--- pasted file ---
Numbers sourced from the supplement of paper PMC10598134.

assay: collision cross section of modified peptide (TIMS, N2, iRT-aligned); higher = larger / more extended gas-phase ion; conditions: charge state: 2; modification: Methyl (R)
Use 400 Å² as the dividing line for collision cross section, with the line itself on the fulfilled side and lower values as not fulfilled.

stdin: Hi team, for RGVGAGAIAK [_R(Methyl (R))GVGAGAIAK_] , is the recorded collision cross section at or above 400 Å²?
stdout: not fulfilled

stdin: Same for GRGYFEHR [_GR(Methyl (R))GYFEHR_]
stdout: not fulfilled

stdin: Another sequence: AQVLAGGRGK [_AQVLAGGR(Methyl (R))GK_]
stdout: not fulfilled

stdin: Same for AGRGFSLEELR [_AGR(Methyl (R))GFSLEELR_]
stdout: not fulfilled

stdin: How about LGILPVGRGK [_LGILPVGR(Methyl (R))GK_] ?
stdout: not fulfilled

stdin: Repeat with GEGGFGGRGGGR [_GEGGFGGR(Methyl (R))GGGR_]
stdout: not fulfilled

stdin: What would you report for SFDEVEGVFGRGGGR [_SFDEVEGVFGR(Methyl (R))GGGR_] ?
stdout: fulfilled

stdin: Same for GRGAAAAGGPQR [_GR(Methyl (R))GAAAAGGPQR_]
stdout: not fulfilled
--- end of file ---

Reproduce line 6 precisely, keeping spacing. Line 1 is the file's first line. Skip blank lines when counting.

stdin: Same for GRGYFEHR [_GR(Methyl (R))GYFEHR_]